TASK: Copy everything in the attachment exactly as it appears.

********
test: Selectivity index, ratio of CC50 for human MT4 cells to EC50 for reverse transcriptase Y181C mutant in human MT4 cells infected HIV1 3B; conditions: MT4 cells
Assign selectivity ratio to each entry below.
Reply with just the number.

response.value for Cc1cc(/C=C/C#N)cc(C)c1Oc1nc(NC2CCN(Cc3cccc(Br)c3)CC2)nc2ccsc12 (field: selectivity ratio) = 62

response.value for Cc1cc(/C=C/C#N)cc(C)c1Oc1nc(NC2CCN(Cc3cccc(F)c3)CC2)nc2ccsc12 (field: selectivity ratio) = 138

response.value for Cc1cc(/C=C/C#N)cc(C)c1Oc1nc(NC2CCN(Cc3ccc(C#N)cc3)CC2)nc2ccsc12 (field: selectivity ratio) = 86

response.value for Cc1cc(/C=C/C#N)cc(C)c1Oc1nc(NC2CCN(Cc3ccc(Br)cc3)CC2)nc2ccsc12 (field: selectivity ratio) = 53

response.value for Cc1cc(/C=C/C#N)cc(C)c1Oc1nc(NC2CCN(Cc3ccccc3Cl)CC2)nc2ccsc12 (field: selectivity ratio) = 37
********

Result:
test: Selectivity index, ratio of CC50 for human MT4 cells to EC50 for reverse transcriptase Y181C mutant in human MT4 cells infected HIV1 3B; conditions: MT4 cells
Assign selectivity ratio to each entry below.
Reply with just the number.

response.value for Cc1cc(/C=C/C#N)cc(C)c1Oc1nc(NC2CCN(Cc3cccc(Br)c3)CC2)nc2ccsc12 (field: selectivity ratio) = 62

response.value for Cc1cc(/C=C/C#N)cc(C)c1Oc1nc(NC2CCN(Cc3cccc(F)c3)CC2)nc2ccsc12 (field: selectivity ratio) = 138

response.value for Cc1cc(/C=C/C#N)cc(C)c1Oc1nc(NC2CCN(Cc3ccc(C#N)cc3)CC2)nc2ccsc12 (field: selectivity ratio) = 86

response.value for Cc1cc(/C=C/C#N)cc(C)c1Oc1nc(NC2CCN(Cc3ccc(Br)cc3)CC2)nc2ccsc12 (field: selectivity ratio) = 53

response.value for Cc1cc(/C=C/C#N)cc(C)c1Oc1nc(NC2CCN(Cc3ccccc3Cl)CC2)nc2ccsc12 (field: selectivity ratio) = 37